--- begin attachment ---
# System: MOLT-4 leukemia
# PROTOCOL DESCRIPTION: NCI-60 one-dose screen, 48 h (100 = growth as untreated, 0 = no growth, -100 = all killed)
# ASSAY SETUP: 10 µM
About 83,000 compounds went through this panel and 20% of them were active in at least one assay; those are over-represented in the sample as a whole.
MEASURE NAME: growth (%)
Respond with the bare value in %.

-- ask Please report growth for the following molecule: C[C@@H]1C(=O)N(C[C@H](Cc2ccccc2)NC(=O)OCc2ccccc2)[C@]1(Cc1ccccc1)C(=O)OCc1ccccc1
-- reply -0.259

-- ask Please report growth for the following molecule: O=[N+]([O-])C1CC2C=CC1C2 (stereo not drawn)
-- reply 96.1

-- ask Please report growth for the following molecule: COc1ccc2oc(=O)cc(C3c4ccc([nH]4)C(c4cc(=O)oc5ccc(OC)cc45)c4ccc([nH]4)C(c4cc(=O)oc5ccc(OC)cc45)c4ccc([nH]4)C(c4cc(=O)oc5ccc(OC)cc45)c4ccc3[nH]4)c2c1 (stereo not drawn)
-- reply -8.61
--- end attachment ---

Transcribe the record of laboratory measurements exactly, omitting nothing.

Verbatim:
# System: MOLT-4 leukemia
# PROTOCOL DESCRIPTION: NCI-60 one-dose screen, 48 h (100 = growth as untreated, 0 = no growth, -100 = all killed)
# ASSAY SETUP: 10 µM
About 83,000 compounds went through this panel and 20% of them were active in at least one assay; those are over-represented in the sample as a whole.
MEASURE NAME: growth (%)
Respond with the bare value in %.

-- ask Please report growth for the following molecule: C[C@@H]1C(=O)N(C[C@H](Cc2ccccc2)NC(=O)OCc2ccccc2)[C@]1(Cc1ccccc1)C(=O)OCc1ccccc1
-- reply -0.259

-- ask Please report growth for the following molecule: O=[N+]([O-])C1CC2C=CC1C2 (stereo not drawn)
-- reply 96.1

-- ask Please report growth for the following molecule: COc1ccc2oc(=O)cc(C3c4ccc([nH]4)C(c4cc(=O)oc5ccc(OC)cc45)c4ccc([nH]4)C(c4cc(=O)oc5ccc(OC)cc45)c4ccc([nH]4)C(c4cc(=O)oc5ccc(OC)cc45)c4ccc3[nH]4)c2c1 (stereo not drawn)
-- reply -8.61